Lawmakers call for release of full report on Russia investigation

Lawmakers call for release of full report on Russia investigation
FILE - William Barr testifies at a Senate Judiciary Committee hearing on his nomination to be attorney general of the United States on Capitol Hill in Washington, Jan. 15, 2019.

Special counsel Robert Mueller has completed a long-awaited report on his investigation into Russia’s role in the 2016 presidential election and any potential wrongdoing by President Donald Trump, drawing calls from lawmakers for the report to be released.

Mueller handed the report Friday to the Justice Department, headed by Attorney General William Barr, who is now reviewing it.

The results of the report are still confidential, but the Justice Department confirmed that it includes no new indictments.

Barr, the top U.S. law enforcement official, said he could update Congress as early as this weekend about the findings in the report, which concluded Mueller’s nearly two-year-long investigation.

It is not clear how much of the report will be provided to Congress or how much will become public.

Congressional Democrats

Top congressional Democrats said it was “imperative” to make the full report public. House Speaker Nancy Pelosi and Senate Minority Leader Chuck Schumer said in a joint statement, “The American people have a right to the truth.”

They also said that Barr must not give Trump any “sneak preview” of the findings or evidence.

White House press secretary Sarah Sanders said that the White House had not received or been briefed on the report and that “we look forward to the process taking its course.’’ She said the next steps were “up to Attorney General Barr.”

The Associated Press reported that Trump lawyer Rudy Giuliani had requested an early look at the findings before they are made public, but had not received any assurances that the Trump legal team would get a preview.

Congressional Republicans

Republican Senate Majority Leader Mitch McConnell said he hoped that Barr would “provide as much information as possible” on the findings, “with as much openness and transparency as possible.”

Georgia Rep. Doug Collins, the top Republican on the House Judiciary Committee, said he expected the Justice Department to release the report to the committee without delay “and to the maximum extent permitted by law.”

Another top Republican, Sen. Chuck Grassley of Iowa, said the findings must be made public to end the “speculation and innuendo” that hangs over Trump’s administration.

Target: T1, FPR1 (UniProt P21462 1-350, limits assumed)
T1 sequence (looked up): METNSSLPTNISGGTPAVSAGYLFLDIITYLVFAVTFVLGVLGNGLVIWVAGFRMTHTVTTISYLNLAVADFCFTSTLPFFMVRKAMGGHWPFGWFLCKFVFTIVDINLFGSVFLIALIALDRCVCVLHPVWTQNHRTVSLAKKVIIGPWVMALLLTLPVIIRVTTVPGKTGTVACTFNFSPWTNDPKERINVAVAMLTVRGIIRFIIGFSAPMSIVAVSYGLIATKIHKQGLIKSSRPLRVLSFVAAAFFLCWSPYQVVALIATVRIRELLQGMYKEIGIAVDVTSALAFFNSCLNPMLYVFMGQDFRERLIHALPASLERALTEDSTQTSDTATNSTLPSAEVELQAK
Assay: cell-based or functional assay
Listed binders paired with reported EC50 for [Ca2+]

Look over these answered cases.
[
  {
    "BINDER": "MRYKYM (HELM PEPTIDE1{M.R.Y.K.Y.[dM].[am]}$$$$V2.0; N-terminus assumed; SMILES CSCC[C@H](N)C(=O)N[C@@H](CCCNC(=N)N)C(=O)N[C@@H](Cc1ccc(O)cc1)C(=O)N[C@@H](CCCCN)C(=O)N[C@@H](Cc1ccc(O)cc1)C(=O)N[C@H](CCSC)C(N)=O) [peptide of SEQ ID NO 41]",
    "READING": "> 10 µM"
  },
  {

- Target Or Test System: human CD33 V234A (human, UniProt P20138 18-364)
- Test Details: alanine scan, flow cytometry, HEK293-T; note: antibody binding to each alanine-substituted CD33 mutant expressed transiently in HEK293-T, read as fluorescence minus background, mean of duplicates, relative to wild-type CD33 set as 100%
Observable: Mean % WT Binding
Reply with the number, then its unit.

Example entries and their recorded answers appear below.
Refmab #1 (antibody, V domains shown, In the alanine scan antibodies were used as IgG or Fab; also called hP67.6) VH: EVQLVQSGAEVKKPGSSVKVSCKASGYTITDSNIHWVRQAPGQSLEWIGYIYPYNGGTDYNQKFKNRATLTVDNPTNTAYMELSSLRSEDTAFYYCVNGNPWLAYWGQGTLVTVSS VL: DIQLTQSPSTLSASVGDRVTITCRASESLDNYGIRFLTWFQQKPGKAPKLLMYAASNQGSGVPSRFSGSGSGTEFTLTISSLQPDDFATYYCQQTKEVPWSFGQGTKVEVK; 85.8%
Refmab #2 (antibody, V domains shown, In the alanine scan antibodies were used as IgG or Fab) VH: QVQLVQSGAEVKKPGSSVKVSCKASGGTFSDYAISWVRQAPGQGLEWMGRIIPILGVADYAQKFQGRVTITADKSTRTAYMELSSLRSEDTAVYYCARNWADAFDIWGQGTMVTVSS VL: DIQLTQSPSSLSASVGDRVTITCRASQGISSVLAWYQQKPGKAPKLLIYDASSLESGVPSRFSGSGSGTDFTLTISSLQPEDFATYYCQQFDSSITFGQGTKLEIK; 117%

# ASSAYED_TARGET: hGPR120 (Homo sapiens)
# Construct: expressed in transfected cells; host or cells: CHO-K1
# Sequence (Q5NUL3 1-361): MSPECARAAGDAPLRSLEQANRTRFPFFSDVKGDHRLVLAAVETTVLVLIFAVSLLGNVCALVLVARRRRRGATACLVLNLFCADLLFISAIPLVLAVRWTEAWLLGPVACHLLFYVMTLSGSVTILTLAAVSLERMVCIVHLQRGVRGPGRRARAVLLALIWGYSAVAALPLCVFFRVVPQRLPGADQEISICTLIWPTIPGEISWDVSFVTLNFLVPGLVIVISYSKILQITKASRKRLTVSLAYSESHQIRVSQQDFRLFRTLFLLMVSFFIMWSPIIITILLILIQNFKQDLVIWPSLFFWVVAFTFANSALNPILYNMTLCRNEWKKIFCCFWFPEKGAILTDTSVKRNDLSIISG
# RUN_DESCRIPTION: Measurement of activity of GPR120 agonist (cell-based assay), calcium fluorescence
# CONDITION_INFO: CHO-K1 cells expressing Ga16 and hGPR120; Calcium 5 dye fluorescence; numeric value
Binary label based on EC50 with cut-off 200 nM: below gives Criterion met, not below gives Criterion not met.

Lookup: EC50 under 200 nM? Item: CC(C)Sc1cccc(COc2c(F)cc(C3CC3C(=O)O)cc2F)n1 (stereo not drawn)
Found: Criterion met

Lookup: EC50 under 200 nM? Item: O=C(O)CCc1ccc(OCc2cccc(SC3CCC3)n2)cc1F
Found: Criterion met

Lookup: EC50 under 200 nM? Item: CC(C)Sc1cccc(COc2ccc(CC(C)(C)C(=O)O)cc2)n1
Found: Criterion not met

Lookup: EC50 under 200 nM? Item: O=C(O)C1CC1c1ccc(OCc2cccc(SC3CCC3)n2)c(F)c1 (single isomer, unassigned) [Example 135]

34 people have been charged

It is not known whether Mueller found what he deemed to be criminal conduct by Trump or any of his staff, beyond the charges already brought against several aides. So far, Mueller has brought charges against 34 people, including Russian intelligence officers, and three Russian companies. Charges have also been filed against Trump’s former campaign chairman, Paul Manafort, former national security adviser Michael Flynn and Trump’s personal lawyer, Michael Cohen.

The Democratic heads of five House committees wrote a joint letter Friday to Barr, saying, “If the special counsel has reason to believe that the president has engaged in criminal or other serious misconduct, then the Justice Department has an obligation not to conceal such information. The president must be subject to accountability.”

In a letter to Congress, Barr said that the Justice Department did not block Mueller from taking any action during the investigation. Barr is required to report to Congress any instance in which the Justice Department overruled a requested action by Mueller.

Trump’s lawyers, Giuliani and Jay Sekulow, issued joint statements Friday saying they were “pleased” that Mueller had delivered his report on the Russia investigation.

A spokesman for Mueller said he would be concluding his services as special counsel in the coming days and that a small number of staff would remain to assist in closing the office’s operations.

The central questions that Mueller, a former FBI director, has been examining are whether Trump or his aides colluded with the Russians to undermine Democrat Hillary Clinton’s campaign in 2016 and whether the president attempted to obstruct the subsequent investigation to protect himself and his political advisers and aides.

Trump has denied any collusion and obstruction, and has called the investigation a “witch hunt.” Russia has denied interfering in the election.

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